But the question is, where will this money come from?
Our exclusive Newspoll survey has found some surprising results about who should pay when the baby boomers start retiring.
Possibly the most controversial issue of modern day Australia is how we're going to fund retirement. When the super runs out, should the current pension scheme be ripped up and children forced to fork out for their parents retirement?More stories from Today Tonight
Australia is getting old fast - in 30 years one in four of the population will be 65 and over. And we're living longer as well - an average of four more years: 79 for males and 84 for women.
And that's putting the pressure on Super, pension, healthcare and housing. The Federal Government acknowledges it's the greatest economic challenge facing the country, and something or someone has to give.
Social commentator Prue McSween says most Australians are grossly underprepared for life after work, with an average nest egg of just $200,000 - well short of the $600,000 to $800,000 needed to live comfortably in later life.
"We are facing an aged care crisis. What we have to understand is that there is not enough money. Older people have not been providing for themselves. If they tried to, they're taxed to the eyeballs by the Government. So the younger generation are going to have to pay," McSween said.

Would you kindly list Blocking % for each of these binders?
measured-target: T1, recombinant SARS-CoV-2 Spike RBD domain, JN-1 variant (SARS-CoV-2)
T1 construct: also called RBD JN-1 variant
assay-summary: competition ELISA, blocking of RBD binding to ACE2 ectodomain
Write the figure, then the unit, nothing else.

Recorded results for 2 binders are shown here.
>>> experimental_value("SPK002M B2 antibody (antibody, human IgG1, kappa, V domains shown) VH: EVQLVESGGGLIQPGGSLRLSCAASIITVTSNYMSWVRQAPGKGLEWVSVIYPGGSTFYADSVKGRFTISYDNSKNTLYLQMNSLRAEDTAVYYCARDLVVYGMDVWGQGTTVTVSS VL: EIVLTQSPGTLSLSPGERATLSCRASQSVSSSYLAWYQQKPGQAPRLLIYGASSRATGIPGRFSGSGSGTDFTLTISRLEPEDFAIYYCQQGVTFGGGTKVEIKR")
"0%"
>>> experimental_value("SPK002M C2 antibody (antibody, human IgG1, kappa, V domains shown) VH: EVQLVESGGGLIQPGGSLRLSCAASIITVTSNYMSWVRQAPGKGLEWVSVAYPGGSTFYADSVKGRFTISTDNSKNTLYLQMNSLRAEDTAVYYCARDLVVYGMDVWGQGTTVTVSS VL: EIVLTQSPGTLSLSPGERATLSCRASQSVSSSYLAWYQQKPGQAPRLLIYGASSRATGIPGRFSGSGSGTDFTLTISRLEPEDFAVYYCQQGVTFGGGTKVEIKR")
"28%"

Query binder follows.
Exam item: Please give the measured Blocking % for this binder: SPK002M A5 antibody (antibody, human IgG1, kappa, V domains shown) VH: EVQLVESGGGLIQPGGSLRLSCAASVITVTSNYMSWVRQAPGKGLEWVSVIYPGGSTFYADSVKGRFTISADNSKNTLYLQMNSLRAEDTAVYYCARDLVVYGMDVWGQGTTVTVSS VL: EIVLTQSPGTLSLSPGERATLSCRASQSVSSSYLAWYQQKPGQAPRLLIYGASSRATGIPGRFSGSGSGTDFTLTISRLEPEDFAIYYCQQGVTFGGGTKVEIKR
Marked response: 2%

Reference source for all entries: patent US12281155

"We have this incredible welfare mentality in this country that the Government will bail us out. Well guess what? There ain't no more money in the coffers anymore."
Today Tonight commissioned Australia's leading research company Newspoll to ask whether you believe a child should be forced to pay the pension for their parents.
The current aged pension is $712 for singles and $1073 for couples a fortnight. Let's say you had to substitute that by 25 per cent, you'd have to find $178 for singles. If it was 50 per cent, you'd have to find $356.
You could be forced to swallow a $1072 bitter pill a month to help fund mum and dad in their retirement.
What may come as a shock to many is that, according to Newspoll, young people are more willing to be the bread winners for their parents' twilight years.
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